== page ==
Fatal Injuries in Offshore Oil and Gas Operations — United States, 2003–2010
|MMWR Weekly |
Volume 62, No. 16
April 26, 2013
Fatal Injuries in Offshore Oil and Gas Operations — United States, 2003–2010
WeeklyApril 26, 2013 / 62(16);301-304
During 2003–2010, the U.S. oil and gas extraction industry (onshore and offshore, combined) had a collective fatality rate seven times higher than for all U.S. workers (27.1 versus 3.8 deaths per 100,000 workers). The 11 lives lost in the 2010 Deepwater Horizon explosion provide a reminder of the hazards involved in offshore drilling. To identify risk factors to offshore oil and gas extraction workers, CDC analyzed data from the Bureau of Labor Statistics (BLS) Census of Fatal Occupational Injuries (CFOI), a comprehensive database of fatal work injuries, for the period 2003–2010. This report describes the results of that analysis, which found that 128 fatalities in activities related to offshore oil and gas operations occurred during this period. Transportation events were the leading cause (65 [51%]); the majority of these involved aircraft (49 [75%]). Nearly one fourth (31 [24%]) of the fatalities occurred among workers whose occupations were classified as "transportation and material moving." To reduce fatalities in offshore oil and gas operations, employers should ensure that the most stringent applicable transportation safety guidelines are followed.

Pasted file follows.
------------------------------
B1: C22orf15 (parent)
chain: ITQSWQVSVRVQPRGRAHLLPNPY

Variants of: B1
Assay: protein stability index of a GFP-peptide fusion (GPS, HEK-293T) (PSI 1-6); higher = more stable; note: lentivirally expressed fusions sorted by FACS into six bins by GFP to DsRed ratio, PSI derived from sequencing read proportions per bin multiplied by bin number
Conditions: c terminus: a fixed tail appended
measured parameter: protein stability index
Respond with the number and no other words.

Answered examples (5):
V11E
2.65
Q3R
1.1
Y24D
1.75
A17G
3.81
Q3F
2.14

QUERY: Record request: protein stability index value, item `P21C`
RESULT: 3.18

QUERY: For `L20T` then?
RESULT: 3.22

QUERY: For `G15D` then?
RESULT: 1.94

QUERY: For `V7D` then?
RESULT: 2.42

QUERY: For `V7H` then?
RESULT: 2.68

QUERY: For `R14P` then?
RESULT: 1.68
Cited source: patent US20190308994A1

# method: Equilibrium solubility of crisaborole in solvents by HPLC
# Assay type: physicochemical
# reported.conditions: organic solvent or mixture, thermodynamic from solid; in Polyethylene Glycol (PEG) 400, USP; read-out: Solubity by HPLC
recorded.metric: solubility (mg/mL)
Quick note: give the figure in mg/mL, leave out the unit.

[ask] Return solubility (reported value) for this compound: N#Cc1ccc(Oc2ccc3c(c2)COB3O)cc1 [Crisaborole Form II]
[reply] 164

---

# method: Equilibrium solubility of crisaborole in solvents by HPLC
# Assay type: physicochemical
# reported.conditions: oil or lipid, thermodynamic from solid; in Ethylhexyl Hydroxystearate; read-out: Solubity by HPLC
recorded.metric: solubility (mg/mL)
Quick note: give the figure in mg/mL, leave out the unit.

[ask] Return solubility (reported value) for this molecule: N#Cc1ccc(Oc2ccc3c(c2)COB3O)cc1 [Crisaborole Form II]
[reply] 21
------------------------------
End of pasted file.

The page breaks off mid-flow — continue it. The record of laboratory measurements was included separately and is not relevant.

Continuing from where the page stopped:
CFOI, a cooperative program between the BLS and state governments, is the most comprehensive national surveillance system for work-related fatalities in the United States. Multiple data sources are used to collect information on each fatality. A fatal injury is considered work-related if the event leading to the injury occurred while the employee was working, based on confirmation by two independent sources.
The oil and gas extraction industry includes three types of companies, defined according to the North American Industry Classification System (NAICS): oil and gas operators who control and manage leased areas (NAICS 211), drilling contractors who drill the wells (NAICS 213111), and well-servicing companies who provide all other types of support operations that prepare a well for production and completion (NAICS 213112). Offshore oil and gas operations include all activities involved in the extraction of crude oil and natural gas from reservoirs found beneath the seafloor. CFOI does not include a variable to specifically identify offshore fatalities. Further, not all workers involved in offshore operations are directly employed in the oil and gas extraction industry, and therefore would not be captured in one of the three NAICS codes above.